JULATTEN’S OZ HARVESTERS
ONCE a month Oz Harvesters at Julatten hold a special session when they split 500 coconuts.
Demand for their coconut chips has grown so much in 3½ years that the only way to keep up is to hold these mammoth sessions when they prepare another grand batch of coconuts, the first step in a process of whittling down the coconut flesh into chips headed for the dehumidifiers, and eventually into packets sold in various outlets around the nation.
It can be a strange business, as co-founder Casey Willetts explained.
“A lot of coconut product makers overseas use monkeys,” she said. “So we actually get inquiries from vegans asking how we harvest, to make sure we don’t use monkeys.
“We couldn’t believe it at first.”
Happily, Ms Willetts is able to say that her family helps gather fallen coconuts off local beaches and if there’s tree climbing involved then her husband Jesse has the skills for that.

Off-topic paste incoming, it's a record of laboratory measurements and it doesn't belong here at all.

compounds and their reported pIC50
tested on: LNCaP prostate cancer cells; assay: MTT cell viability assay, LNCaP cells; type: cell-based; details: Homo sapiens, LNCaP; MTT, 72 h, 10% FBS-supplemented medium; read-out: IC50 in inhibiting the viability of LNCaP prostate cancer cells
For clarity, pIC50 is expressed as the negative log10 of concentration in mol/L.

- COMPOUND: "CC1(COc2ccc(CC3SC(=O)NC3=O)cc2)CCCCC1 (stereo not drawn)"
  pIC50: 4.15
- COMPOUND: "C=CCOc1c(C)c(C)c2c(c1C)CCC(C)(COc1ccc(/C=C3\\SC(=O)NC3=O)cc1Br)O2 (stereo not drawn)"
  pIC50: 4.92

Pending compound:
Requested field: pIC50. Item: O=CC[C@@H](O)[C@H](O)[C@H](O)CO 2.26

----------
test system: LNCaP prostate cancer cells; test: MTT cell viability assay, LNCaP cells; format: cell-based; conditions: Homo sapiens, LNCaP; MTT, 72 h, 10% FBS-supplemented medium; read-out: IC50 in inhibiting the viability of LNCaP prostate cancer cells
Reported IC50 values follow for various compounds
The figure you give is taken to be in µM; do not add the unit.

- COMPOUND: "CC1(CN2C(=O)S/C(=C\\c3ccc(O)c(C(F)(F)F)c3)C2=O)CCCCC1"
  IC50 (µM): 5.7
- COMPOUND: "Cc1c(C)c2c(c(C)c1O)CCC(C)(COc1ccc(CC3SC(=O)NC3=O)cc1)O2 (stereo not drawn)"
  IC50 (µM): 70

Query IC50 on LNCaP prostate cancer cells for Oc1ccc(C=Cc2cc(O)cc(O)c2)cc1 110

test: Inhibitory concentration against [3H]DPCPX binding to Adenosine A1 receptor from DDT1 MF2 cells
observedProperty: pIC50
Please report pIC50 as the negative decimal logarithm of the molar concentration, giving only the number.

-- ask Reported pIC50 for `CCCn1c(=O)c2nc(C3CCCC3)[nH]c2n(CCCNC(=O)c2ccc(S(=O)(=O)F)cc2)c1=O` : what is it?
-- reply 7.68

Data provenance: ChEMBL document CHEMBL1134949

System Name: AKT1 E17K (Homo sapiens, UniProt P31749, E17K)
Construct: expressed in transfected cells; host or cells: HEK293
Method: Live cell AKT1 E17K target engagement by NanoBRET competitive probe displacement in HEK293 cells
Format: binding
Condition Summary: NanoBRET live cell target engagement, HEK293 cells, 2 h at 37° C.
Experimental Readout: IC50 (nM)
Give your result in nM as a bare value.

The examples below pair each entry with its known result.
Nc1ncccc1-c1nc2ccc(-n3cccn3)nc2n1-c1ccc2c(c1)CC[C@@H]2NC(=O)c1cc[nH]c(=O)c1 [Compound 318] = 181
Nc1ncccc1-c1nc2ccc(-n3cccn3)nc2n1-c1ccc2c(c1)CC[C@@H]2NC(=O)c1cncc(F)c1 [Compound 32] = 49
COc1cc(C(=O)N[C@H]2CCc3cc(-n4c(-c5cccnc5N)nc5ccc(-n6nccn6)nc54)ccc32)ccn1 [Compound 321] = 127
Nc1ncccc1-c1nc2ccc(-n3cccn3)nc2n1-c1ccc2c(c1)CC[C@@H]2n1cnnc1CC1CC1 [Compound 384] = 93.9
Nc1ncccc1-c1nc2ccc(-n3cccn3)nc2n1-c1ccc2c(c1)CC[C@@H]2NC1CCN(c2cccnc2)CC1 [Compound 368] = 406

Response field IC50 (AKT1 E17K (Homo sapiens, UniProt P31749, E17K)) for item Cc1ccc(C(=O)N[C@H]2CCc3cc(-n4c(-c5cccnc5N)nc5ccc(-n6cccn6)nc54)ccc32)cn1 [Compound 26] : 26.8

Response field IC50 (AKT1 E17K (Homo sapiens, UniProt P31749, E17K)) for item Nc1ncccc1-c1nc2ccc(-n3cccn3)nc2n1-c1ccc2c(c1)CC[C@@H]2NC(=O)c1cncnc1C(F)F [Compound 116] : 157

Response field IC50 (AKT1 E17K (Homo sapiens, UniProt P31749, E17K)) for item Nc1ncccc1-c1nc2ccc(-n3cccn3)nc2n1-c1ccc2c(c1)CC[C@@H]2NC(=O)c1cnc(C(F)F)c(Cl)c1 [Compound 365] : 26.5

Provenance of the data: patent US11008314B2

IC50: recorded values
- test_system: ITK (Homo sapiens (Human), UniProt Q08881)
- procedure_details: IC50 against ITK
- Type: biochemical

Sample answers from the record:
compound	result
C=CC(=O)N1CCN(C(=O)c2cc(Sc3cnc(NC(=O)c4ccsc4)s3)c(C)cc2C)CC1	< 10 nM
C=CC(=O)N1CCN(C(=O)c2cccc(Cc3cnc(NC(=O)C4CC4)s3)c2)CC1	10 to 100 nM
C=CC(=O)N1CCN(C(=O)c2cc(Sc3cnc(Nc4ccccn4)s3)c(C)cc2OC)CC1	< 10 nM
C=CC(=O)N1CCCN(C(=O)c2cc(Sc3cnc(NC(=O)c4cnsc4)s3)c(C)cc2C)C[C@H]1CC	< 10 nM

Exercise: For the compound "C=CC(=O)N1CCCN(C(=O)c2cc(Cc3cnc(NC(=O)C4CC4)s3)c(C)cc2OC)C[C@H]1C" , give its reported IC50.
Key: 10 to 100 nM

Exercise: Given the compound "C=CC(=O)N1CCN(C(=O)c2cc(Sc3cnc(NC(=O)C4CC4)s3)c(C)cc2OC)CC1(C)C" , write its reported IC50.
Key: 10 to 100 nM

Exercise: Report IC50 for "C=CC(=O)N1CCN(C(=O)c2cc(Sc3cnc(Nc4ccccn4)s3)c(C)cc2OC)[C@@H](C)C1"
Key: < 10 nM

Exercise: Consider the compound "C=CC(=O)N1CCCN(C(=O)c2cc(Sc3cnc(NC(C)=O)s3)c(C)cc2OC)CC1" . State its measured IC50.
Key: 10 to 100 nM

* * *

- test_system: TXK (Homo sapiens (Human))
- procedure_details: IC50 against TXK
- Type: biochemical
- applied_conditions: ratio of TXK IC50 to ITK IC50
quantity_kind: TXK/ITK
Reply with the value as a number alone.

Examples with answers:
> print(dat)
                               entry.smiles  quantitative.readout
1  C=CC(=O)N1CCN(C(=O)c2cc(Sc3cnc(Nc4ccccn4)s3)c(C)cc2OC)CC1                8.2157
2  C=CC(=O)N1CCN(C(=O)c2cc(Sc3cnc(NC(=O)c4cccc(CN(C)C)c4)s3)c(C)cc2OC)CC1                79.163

As a young mum, Ms Willetts stumbled upon the health benefits of coconuts. The family was living at Cooya at the time and collected a few coconuts to try out for themselves. But getting the children to eat coconut had its challenges.
“We’d seen coconut chips at the shop and decided to do our own. We borrowed some of the gear and experimented and eventually got it right,” Ms Willetts said.
Her kids loved them, and then others at the play group became fans, and so they started to offer them from a stall at the markets.
Interest from visitors led to the creation of Oz Harvesters and a website to satisfy inquiries from people interstate wanting to order packs of coconut chips.
“Then we started getting wholesale inquiries, and that’s how it’s grown. We get contacted all the time by shops around the country, because people have tried our chips on holiday and returned home and are asking their local shops if they have some.”
They have nearly 50 outlets around Australia but Ms Willetts still prizes her loyal local following.
The chips are still sold at the markets.
We actually get inquiries from vegans asking how we harvest, to make sure we don’t use monkeys
Left to right: Jesse and Casey Willetts and Noa, Cate and Elijah